The audience called out answers  ranging from four to eight pounds.

The lecturer replied, “The absolute weight doesn’t matter as much as the relative weight.

“The longer you try to hold it up, the heavier it feels:

* Holding it for a minute is no problem.

* After an hour, your arm will ache.

* If you try to hold it all day, you’ll need an ambulance.”

As the audience considered her remarks, she continued:  “In each case, the  absolute weight remains the same, but the longer we hold it up, the heavier the relative weight becomes.  The same is true with stress.”

“If we carry our burdens around all the time, they become heavier and heavier and we become more and more fatigued.  We need to put our cares and concerns down once in a while to give ourselves a chance to recharge.”

With that, she poured herself a margarita, took a sip, and added, “Once we’re refreshed and recharged, we can carry our burdens more easily.”

 Aah . . . that’s better!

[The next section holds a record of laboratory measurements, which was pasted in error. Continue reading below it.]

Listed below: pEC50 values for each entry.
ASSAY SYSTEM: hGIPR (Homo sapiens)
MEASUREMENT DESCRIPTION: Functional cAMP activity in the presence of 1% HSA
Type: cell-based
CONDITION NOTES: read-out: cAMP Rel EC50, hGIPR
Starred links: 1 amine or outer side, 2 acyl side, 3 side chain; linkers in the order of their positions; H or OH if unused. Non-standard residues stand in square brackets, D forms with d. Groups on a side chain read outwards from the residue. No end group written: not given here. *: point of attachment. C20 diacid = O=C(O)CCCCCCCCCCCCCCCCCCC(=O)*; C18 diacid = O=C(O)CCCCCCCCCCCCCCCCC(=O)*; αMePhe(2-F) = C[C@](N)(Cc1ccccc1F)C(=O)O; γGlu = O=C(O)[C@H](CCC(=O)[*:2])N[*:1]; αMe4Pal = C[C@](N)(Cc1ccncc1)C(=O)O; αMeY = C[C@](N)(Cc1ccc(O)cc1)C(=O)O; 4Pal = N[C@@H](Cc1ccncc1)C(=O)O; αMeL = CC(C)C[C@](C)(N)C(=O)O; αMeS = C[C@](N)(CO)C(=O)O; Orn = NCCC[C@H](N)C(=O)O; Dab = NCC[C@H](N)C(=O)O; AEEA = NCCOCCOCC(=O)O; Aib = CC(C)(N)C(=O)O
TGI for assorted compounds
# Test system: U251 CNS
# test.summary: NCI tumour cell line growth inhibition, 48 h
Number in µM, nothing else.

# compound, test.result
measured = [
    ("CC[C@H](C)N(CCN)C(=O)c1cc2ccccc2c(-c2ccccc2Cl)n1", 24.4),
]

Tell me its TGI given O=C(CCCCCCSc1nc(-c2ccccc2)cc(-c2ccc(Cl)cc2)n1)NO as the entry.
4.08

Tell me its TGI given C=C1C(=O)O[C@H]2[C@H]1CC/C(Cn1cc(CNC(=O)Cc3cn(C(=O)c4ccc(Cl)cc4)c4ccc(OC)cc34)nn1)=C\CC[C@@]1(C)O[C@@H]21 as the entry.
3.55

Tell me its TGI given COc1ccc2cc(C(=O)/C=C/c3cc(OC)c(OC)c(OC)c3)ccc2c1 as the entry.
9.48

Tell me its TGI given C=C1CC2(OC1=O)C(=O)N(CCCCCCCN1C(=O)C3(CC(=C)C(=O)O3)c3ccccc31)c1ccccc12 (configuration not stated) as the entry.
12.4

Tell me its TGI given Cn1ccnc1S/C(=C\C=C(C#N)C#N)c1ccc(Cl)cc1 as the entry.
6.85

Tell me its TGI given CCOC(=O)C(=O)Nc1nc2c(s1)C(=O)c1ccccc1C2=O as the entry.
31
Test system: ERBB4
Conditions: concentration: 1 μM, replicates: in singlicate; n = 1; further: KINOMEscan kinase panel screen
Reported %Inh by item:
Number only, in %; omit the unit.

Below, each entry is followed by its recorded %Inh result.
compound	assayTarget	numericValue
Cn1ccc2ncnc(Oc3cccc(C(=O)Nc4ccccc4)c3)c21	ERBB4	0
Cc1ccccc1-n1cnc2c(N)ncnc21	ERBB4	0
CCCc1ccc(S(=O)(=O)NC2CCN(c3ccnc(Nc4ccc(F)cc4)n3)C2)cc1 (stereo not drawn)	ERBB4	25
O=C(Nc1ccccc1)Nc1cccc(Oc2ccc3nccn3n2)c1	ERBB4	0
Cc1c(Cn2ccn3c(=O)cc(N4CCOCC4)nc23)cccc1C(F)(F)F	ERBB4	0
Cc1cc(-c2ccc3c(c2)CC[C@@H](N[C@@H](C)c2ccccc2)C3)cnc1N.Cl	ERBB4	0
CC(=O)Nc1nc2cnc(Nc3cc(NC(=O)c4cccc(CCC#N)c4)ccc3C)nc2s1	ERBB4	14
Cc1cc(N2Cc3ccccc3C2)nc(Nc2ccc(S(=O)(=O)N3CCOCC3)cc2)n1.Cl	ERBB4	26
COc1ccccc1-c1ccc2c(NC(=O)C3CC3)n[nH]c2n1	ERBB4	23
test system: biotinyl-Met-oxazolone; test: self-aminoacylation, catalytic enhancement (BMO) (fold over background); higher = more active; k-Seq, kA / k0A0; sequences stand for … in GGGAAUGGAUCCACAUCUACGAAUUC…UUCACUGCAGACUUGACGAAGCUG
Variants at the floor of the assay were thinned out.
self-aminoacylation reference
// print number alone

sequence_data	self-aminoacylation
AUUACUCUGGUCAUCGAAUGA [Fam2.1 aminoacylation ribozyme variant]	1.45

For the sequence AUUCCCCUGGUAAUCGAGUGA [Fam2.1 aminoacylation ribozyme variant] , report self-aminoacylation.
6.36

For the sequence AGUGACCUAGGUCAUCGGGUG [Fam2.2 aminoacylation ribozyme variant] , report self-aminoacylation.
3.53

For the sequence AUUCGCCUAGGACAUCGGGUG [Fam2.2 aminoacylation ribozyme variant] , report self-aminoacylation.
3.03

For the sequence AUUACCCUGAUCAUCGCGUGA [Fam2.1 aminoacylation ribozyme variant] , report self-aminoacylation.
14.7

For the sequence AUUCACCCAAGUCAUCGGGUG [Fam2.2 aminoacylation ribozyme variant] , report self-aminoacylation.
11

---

Great advice!  Whatever burdens you’re carrying right now, put them down and give yourself a chance to recharge.  Take a mental health break.

Margaritas optional.

Inspiration:  e-mail from unknown author

Related posts:  Your Wheelbarrow Of Woe * Just Let Go * Ordinary Miracles

Ask Your Angels February 1, 2014

Posted by nrhatch in Gratitude, Health & Wellness, Synchronicity & Mystery.
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20 comments

Sometimes angels tell us what we need to hear:

* It’s never too late to shut up!
* Silence is always appropriate.
* Silence is the refuge of the wise.

Sometimes angels remind us of choices we face:

* You can choose to reflect difficulty or you can use humor and courage to lighten your own burden and the burdens of those around you.